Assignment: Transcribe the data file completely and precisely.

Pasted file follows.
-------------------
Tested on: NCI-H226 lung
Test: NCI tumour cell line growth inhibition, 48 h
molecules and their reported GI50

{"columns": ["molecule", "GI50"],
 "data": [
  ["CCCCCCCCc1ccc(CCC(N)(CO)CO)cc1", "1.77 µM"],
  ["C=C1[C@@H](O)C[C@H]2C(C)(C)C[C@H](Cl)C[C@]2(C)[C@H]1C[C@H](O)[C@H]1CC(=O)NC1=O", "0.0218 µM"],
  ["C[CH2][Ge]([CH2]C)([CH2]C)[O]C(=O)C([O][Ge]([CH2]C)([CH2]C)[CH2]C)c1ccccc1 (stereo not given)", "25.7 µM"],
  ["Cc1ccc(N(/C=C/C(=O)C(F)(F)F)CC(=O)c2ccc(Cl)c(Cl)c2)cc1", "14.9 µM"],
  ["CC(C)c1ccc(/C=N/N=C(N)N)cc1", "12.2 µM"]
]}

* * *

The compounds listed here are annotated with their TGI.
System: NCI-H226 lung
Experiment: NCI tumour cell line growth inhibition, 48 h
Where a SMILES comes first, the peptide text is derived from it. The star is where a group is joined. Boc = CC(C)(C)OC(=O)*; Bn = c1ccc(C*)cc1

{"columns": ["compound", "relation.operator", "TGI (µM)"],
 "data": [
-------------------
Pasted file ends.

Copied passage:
Tested on: NCI-H226 lung
Test: NCI tumour cell line growth inhibition, 48 h
molecules and their reported GI50

{"columns": ["molecule", "GI50"],
 "data": [
  ["CCCCCCCCc1ccc(CCC(N)(CO)CO)cc1", "1.77 µM"],
  ["C=C1[C@@H](O)C[C@H]2C(C)(C)C[C@H](Cl)C[C@]2(C)[C@H]1C[C@H](O)[C@H]1CC(=O)NC1=O", "0.0218 µM"],
  ["C[CH2][Ge]([CH2]C)([CH2]C)[O]C(=O)C([O][Ge]([CH2]C)([CH2]C)[CH2]C)c1ccccc1 (stereo not given)", "25.7 µM"],
  ["Cc1ccc(N(/C=C/C(=O)C(F)(F)F)CC(=O)c2ccc(Cl)c(Cl)c2)cc1", "14.9 µM"],
  ["CC(C)c1ccc(/C=N/N=C(N)N)cc1", "12.2 µM"]
]}

* * *

The compounds listed here are annotated with their TGI.
System: NCI-H226 lung
Experiment: NCI tumour cell line growth inhibition, 48 h
Where a SMILES comes first, the peptide text is derived from it. The star is where a group is joined. Boc = CC(C)(C)OC(=O)*; Bn = c1ccc(C*)cc1

{"columns": ["compound", "relation.operator", "TGI (µM)"],
 "data": [